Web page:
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U.S. yields sink with dollar on dovish Fed bets; HK shares dip


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TOKYO — U.S. long-term Treasury yields sank to a more than seven-week trough on Friday while the dollar dropped back toward recent lows against major peers as markets continued to digest dovish signals from the Federal Reserve.

Expectations of a less aggressive pace of U.S. monetary tightening from as soon as next month continued to support some stock markets in Asia, but Hong Kong’s Hang Seng dropped as record COVID-19 infections in China dimmed the outlook.

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The 10-year Treasury yield dipped to 3.65% in Tokyo trading, the lowest since Oct. 5, following Thursday’s U.S. Thanksgiving holiday. The two-year yield slipped to a one-week bottom at 4.424%.

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The dollar index, which measures the greenback against the euro, yen and four other rivals, retreated 0.11% to 105.76, heading back toward Thursday’s low of 105.62.

A “substantial majority” of Fed policymakers had agreed it would “likely soon be appropriate” to slow the pace of interest rate rises, minutes of their latest meeting showed on Wednesday.

Futures markets show investors now see U.S. rates peaking just above 5% around May, and are pricing in roughly two-thirds odds that the Fed slows to a half-point hike on Dec. 14 from a string of 75-basis-point increases.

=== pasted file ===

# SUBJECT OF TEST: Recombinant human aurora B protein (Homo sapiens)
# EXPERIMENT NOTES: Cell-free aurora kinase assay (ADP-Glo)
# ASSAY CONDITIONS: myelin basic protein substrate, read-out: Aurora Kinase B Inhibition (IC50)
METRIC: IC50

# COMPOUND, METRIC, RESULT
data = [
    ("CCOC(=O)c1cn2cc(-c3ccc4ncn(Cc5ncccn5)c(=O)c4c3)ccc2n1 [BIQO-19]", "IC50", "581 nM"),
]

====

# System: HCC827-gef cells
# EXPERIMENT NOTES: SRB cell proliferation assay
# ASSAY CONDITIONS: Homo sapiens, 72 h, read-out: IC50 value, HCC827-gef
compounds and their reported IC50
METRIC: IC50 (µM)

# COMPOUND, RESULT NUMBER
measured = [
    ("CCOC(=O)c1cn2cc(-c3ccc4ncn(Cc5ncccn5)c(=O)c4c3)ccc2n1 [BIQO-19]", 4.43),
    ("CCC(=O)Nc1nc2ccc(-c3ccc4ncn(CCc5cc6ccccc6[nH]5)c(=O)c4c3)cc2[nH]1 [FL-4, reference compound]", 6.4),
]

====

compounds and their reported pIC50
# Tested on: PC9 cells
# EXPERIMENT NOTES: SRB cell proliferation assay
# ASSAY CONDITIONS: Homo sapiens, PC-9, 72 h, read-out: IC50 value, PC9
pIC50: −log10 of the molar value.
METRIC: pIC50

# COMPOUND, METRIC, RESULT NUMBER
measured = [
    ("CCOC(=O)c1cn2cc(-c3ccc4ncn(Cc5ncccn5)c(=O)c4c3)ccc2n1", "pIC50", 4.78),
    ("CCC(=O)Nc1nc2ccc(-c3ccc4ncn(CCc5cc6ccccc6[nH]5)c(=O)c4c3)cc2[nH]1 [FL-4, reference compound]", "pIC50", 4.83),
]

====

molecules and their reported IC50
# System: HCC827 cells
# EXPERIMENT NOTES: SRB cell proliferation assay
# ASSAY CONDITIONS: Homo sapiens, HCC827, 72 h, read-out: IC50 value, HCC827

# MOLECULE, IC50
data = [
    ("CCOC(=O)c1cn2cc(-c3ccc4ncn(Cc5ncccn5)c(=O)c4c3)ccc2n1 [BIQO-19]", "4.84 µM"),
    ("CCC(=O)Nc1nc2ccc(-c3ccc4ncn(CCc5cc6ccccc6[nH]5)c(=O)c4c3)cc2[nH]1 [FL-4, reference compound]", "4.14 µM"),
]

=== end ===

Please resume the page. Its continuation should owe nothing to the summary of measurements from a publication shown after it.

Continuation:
“More and more market participants are getting confident that the peak in long-term yields is past, and we are slowly moving toward a Fed pause,” said Naka Matsuzawa, chief Japan macro strategist at Nomura in Tokyo.

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U.S. S&P 500 E-mini futures pointed 0.25% higher for the restart of Wall Street trading on Friday.

Asia-Pacific share markets were mixed, with Australia’s benchmark managing a 0.24% rise, but a sell-off in Hong Kong shares weighed on sentiment in other parts of the region.

The Hang Seng dropped 0.86%, led by a 2.29% tumble for the tech sector.

Japan’s Nikkei slumped 0.36% and South Korea’s Kospi edged down 0.08%.

China on Friday reported another record-high of daily COVID infections, with cities nationwide imposing localized lockdowns, mass testing and other curbs, snuffing out recent hopes that the world’s second-largest economy would move from strict zero-COVID policies to living with the disease.

“Investors are right to be worried,” said ING economist Rob Carnell. “China doesn’t have the adequate health network that they would be able to deal with a full-on outbreak with lots of people getting sick.”

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“Sort of medium-term living with COVID is a nice dream, but how do you get there?,” Carnell added.

Mainland Chinese blue chips, though, rose 0.54%, buoyed by more government measures to support the slumping real estate market. An index of property developer shares surged 5.84%.

Oil prices rose in Asia in thin liquidity, paring some of their declines in a week marked by worries about Chinese demand and haggling over a Western price cap on Russian oil.

Brent crude futures rose by 28 cents, or 0.33%, to trade at $85.62 a barrel.

U.S. West Texas Intermediate (WTI) crude futures climbed 49 cents, or 0.49%, from Wednesday’s close to $78.43 a barrel. There was no WTI settlement on Thursday due to the U.S. Thanksgiving holiday.

Both contracts were still headed for their third consecutive weekly decline, on track to fall about 2%.

Gold ticked 0.2% higher to about $1,758 an ounce amid the dollar’s weakness.

(Reporting by Kevin Buckland; Editing by William Mallard and Kim Coghill)



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